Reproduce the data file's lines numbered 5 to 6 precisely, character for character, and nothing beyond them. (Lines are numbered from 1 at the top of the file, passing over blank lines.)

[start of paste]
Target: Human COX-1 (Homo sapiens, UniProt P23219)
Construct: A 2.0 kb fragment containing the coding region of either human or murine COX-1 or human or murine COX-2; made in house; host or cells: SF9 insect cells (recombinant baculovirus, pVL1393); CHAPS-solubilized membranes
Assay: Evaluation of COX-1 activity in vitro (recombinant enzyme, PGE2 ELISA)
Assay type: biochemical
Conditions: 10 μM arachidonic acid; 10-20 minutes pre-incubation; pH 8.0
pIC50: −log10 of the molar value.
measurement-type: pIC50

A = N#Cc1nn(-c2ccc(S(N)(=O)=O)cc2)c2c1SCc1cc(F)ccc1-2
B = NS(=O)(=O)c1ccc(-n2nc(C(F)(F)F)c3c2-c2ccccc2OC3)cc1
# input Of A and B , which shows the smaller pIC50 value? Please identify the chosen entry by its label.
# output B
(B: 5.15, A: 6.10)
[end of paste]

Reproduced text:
Conditions: 10 μM arachidonic acid; 10-20 minutes pre-incubation; pH 8.0
pIC50: −log10 of the molar value.